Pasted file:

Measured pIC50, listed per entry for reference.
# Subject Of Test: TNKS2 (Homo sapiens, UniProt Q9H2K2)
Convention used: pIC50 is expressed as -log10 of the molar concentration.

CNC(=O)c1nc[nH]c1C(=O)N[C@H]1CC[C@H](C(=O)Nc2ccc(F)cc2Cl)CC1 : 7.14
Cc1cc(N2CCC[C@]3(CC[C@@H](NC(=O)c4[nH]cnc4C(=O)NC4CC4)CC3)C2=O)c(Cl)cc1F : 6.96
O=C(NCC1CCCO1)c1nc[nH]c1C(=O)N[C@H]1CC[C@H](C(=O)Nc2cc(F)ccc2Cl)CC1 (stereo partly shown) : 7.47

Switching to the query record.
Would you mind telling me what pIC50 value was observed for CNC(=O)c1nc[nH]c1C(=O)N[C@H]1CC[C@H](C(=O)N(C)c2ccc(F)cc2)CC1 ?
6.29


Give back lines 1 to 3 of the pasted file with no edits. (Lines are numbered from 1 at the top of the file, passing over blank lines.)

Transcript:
Measured pIC50, listed per entry for reference.
# Subject Of Test: TNKS2 (Homo sapiens, UniProt Q9H2K2)
Convention used: pIC50 is expressed as -log10 of the molar concentration.